Introduction: Pier 9 Guide: How to Use the Panel Saw

Picture of Pier 9 Guide: How to Use the Panel Saw

This Instructable is for Workshop Users at Pier 9.

Requirements for using the panel saw at Pier 9:

  • Read through this Instructable
  • Take General Workshop Safety
  • Ask Shop Staff for help getting material
  • Clean up after yourself

I'm sure everyone has sauntered into a local hardware store or big box lumber yard and seen the awesome efficiency machine that is the panel saw. I'm going to try and give you all the info you need to safely and efficiently use this machine.

What is a panel saw?

Here at Pier 9 we offer a range of sheet goods to our users and, well, sometimes it's a pain to rip it down on the table saw so, BLAMO! Enter the panel saw. The panel saw is an awesome hybrid between a table saw, track saw, and a rubber band (because it snaps back!). Its ability to make quick work of sheet goods is a wonder most people will never truly appreciate until they use one. There are a number of different types of panel saws. Some have a circular saw attached and others have a router. In this Instructable we'll be going over the ins and outs of the circular saw version.

Our saw here at the Pier does have a couple of limitations. For your viewing, and remembering pleasure they're located below:

  • 8" blade with an 1/8" kerf
  • Maximum cutting height is 64 inches
  • Maximum material thickness is 1.75 inches

Panel saws are awesome and these are the materials you can use on our machine. If it's not on this list you MUST speak with a shop staff member to get cleared to cut your material.

APPROVED

  • Chipboard
  • Plywood
  • MDF
  • Acrylic
  • Masonite
  • Melamine
  • Solid Wood
  • Veneer

NOT APPROVED

  • Birthday Cake
  • Steel
  • Adamantium
  • Aluminum
  • Metal in general

Step 1: Loading Your Material

Picture of Loading Your Material

Loading the material is quite easy but you'll still want to make sure to have a buddy. The panels can be arduous to maneuver and it never hurts to have some extra muscle, plus, IRL conversations are awesome! Panel saws often have guide rulers attached to them for easy dimensioning of your material. Using this option is highly suggested as it conserves material and is a good workflow to get in the habit of practicing. Now on to the actions!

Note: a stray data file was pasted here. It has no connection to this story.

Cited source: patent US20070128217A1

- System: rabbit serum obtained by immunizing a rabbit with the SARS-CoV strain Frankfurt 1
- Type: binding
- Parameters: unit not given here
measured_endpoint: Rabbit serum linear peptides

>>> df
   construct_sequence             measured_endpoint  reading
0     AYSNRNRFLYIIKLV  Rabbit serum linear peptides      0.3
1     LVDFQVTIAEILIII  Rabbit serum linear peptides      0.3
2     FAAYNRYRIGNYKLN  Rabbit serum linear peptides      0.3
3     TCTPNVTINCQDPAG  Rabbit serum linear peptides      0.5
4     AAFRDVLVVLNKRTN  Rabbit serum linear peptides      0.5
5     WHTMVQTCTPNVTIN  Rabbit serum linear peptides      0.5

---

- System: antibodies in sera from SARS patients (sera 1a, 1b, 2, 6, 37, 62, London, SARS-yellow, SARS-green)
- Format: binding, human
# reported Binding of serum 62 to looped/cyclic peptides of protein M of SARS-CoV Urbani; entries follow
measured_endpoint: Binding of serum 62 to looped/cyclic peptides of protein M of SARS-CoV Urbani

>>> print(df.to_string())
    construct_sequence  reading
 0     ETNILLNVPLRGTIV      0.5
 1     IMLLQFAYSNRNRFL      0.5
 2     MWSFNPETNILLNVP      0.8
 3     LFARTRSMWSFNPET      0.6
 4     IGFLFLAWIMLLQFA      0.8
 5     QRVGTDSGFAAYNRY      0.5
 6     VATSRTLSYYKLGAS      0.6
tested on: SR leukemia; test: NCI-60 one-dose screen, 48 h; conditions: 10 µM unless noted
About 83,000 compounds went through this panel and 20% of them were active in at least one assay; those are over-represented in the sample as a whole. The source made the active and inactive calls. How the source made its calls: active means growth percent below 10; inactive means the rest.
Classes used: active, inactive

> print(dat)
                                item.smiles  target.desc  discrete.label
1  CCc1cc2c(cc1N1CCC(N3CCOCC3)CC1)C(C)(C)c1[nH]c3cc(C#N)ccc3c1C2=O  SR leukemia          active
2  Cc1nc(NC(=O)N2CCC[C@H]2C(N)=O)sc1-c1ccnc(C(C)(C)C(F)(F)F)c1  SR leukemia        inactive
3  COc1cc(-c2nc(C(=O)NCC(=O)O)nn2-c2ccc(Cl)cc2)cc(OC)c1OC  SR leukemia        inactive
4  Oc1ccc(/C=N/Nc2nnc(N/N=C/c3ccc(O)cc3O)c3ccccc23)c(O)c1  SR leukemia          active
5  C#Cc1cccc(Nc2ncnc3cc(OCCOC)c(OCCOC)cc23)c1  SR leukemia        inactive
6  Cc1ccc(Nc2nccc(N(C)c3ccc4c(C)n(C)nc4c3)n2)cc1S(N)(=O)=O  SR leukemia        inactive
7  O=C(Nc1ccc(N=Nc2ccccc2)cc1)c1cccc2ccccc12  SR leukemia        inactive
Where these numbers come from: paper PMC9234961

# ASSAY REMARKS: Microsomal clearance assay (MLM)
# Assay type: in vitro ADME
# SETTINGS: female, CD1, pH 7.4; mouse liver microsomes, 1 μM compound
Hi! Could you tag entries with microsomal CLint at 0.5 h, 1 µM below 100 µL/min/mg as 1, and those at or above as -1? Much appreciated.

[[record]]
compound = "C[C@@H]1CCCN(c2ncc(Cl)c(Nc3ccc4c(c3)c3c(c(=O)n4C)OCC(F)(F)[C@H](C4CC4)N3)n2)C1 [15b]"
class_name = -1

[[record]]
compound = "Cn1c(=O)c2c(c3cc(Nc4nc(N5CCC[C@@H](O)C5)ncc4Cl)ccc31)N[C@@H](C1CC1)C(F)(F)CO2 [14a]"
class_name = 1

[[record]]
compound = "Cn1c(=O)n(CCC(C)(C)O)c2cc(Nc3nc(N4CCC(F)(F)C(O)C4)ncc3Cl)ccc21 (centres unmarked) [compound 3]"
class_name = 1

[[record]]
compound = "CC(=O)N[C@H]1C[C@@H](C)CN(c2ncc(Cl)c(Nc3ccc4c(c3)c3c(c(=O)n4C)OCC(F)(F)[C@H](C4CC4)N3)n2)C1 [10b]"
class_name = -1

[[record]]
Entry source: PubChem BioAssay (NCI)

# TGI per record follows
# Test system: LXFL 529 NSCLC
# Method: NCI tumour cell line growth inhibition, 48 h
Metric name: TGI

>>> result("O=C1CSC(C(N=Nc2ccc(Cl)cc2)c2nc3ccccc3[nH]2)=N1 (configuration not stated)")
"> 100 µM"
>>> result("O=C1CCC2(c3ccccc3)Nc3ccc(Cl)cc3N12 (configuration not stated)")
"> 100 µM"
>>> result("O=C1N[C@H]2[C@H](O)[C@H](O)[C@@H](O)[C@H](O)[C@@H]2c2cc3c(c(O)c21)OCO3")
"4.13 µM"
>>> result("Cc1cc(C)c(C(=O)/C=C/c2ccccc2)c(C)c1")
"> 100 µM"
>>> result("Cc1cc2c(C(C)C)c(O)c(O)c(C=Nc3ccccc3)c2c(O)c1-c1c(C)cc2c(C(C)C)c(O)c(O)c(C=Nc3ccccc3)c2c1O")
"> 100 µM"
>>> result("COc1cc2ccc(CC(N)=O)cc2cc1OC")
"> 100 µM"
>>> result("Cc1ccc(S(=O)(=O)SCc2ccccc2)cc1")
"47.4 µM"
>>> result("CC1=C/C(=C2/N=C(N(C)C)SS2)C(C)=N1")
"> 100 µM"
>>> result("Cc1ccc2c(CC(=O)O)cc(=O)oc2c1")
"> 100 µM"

Steps to loading your material.

  • Load your material with a buddy
  • Make sure the leading edge of the material falls on the width in which you wish to cut. I.e 32"x48" would mean your leading edge falls on the 32" mark
  • Ensure that your material is crossing the "throat" or the space between the two upright tubes of the saw and that it rests evenly on at least two opposing red rollers

Once you've got it all loaded up you're about ready to start cutting.

Step 2: Getting Ready to Cut

Picture of Getting Ready to Cut

Once you've gotten everything set up and you think you're ready to cut, check the following.

  • The saw is at its most vertical/highest point it can go
  • The lock nut is loose and the gantry is free to move
  • The material has been pushed back against the frame of the saw

Ensuring that the above points are true is incredibly important for your safety, the machine's life, and the quality of the cut that you're about to make!

Step 3: Cutting

Picture of Cutting

Here's where you get to "let it rip tater' chip".

Operating the panel saw is quite easy, and you'll quickly understand which technique works best for you body. I personally squat with the saw as I cut so that I am in constant view of what the saw and my material are doing. It also lets me comfortably execute the steps at the end of the operation.

Take a hold of the handle and flip the "on" switch. You'll hear the motor spin up. It's important to let the saw come up to full speed before you start your cut. Cutting too soon will result in a poor cut and possible kick back which are both things you don't want!

Once the saw has come up to speed make a slow and smooth pass downwards.

Now you've gotten to the bottom of the panel you're ready to tighten the slide locker. Its crucial you don't miss this step. NEVER let go of the saw without locking the slide. Doing this will result in the saw shooting to the top of the machine which could cause serious injury and damage to your material.

Once you locked the slide and the saw has come to a complete stop you're then ready to separate your material.

Step 4: Finishing Up!

Picture of Finishing Up!

Alright, you've done all this not-so-hard work and preparation. Now it's time to finish up and enjoy the fruits of your labor; while you clean up after yourself. Although finishing up is a couple of steps it's important not just jump to the end as doing so can result in some heavy damage.

Once you've cut your piece and separated the two pieces, you need to loosen the slide lock. Doing this requires you to hold onto the saw while you loosen the slide. Again, this will keep it from rocketing upwards like a fighter jet on an air craft carrier. Simply loosen it and walk the saw to the top.

Alright the saws at the top, now lock the slide back down and enjoy your sweet new resized panel.

The last and most important step - Look at your mess and clean it up!

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